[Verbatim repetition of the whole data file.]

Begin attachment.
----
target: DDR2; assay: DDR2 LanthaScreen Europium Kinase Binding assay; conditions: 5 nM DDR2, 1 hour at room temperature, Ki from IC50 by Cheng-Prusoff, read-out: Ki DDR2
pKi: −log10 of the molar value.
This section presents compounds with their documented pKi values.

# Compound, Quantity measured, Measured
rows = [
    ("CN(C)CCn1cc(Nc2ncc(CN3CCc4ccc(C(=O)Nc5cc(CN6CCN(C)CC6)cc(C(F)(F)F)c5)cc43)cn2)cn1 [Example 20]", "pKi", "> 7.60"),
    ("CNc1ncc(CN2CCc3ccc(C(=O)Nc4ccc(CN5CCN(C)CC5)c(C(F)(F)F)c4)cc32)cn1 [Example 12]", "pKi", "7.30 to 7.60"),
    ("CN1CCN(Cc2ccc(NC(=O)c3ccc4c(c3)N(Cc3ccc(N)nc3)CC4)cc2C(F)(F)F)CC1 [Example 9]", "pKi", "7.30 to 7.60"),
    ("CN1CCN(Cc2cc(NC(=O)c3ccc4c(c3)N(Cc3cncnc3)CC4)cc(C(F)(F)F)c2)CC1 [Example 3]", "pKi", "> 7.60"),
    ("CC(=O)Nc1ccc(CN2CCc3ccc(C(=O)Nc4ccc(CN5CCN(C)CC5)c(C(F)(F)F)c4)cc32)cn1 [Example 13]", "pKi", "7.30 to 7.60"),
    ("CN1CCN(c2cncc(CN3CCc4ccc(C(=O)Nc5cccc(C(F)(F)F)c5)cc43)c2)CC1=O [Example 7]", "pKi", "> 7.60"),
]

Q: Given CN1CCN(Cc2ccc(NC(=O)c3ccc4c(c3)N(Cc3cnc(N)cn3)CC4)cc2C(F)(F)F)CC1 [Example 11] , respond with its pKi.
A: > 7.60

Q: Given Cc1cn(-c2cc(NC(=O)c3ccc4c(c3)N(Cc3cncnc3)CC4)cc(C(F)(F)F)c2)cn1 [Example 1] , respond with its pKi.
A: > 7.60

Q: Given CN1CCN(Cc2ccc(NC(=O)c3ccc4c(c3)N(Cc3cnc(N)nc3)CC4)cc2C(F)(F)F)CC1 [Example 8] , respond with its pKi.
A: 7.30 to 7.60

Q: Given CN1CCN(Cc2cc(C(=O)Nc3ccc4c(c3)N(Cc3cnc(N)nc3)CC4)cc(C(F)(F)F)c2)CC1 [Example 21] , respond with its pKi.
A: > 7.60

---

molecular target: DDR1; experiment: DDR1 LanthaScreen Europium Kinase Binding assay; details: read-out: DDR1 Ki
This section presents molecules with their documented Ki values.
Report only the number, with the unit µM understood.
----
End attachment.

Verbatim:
target: DDR2; assay: DDR2 LanthaScreen Europium Kinase Binding assay; conditions: 5 nM DDR2, 1 hour at room temperature, Ki from IC50 by Cheng-Prusoff, read-out: Ki DDR2
pKi: −log10 of the molar value.
This section presents compounds with their documented pKi values.

# Compound, Quantity measured, Measured
rows = [
    ("CN(C)CCn1cc(Nc2ncc(CN3CCc4ccc(C(=O)Nc5cc(CN6CCN(C)CC6)cc(C(F)(F)F)c5)cc43)cn2)cn1 [Example 20]", "pKi", "> 7.60"),
    ("CNc1ncc(CN2CCc3ccc(C(=O)Nc4ccc(CN5CCN(C)CC5)c(C(F)(F)F)c4)cc32)cn1 [Example 12]", "pKi", "7.30 to 7.60"),
    ("CN1CCN(Cc2ccc(NC(=O)c3ccc4c(c3)N(Cc3ccc(N)nc3)CC4)cc2C(F)(F)F)CC1 [Example 9]", "pKi", "7.30 to 7.60"),
    ("CN1CCN(Cc2cc(NC(=O)c3ccc4c(c3)N(Cc3cncnc3)CC4)cc(C(F)(F)F)c2)CC1 [Example 3]", "pKi", "> 7.60"),
    ("CC(=O)Nc1ccc(CN2CCc3ccc(C(=O)Nc4ccc(CN5CCN(C)CC5)c(C(F)(F)F)c4)cc32)cn1 [Example 13]", "pKi", "7.30 to 7.60"),
    ("CN1CCN(c2cncc(CN3CCc4ccc(C(=O)Nc5cccc(C(F)(F)F)c5)cc43)c2)CC1=O [Example 7]", "pKi", "> 7.60"),
]

Q: Given CN1CCN(Cc2ccc(NC(=O)c3ccc4c(c3)N(Cc3cnc(N)cn3)CC4)cc2C(F)(F)F)CC1 [Example 11] , respond with its pKi.
A: > 7.60

Q: Given Cc1cn(-c2cc(NC(=O)c3ccc4c(c3)N(Cc3cncnc3)CC4)cc(C(F)(F)F)c2)cn1 [Example 1] , respond with its pKi.
A: > 7.60

Q: Given CN1CCN(Cc2ccc(NC(=O)c3ccc4c(c3)N(Cc3cnc(N)nc3)CC4)cc2C(F)(F)F)CC1 [Example 8] , respond with its pKi.
A: 7.30 to 7.60

Q: Given CN1CCN(Cc2cc(C(=O)Nc3ccc4c(c3)N(Cc3cnc(N)nc3)CC4)cc(C(F)(F)F)c2)CC1 [Example 21] , respond with its pKi.
A: > 7.60

---

molecular target: DDR1; experiment: DDR1 LanthaScreen Europium Kinase Binding assay; details: read-out: DDR1 Ki
This section presents molecules with their documented Ki values.
Report only the number, with the unit µM understood.